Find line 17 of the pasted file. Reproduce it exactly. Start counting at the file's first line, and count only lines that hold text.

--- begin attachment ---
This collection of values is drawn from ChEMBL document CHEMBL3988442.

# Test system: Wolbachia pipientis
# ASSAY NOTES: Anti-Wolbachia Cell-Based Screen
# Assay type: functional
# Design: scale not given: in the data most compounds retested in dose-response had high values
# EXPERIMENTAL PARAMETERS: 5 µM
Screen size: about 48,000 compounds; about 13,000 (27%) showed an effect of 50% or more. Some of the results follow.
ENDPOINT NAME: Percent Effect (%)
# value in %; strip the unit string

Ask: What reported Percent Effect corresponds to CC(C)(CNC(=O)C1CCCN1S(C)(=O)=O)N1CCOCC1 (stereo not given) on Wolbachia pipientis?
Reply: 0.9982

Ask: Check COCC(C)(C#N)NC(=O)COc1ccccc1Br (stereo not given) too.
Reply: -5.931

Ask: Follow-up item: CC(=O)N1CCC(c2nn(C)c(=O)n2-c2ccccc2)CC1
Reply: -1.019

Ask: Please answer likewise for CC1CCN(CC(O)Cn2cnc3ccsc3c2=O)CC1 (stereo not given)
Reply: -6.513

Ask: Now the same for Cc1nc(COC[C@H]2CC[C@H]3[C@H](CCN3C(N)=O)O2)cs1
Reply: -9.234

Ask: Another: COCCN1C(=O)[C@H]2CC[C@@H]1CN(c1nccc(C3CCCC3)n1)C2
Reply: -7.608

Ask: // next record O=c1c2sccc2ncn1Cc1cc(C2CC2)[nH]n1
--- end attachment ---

Reply: -6.513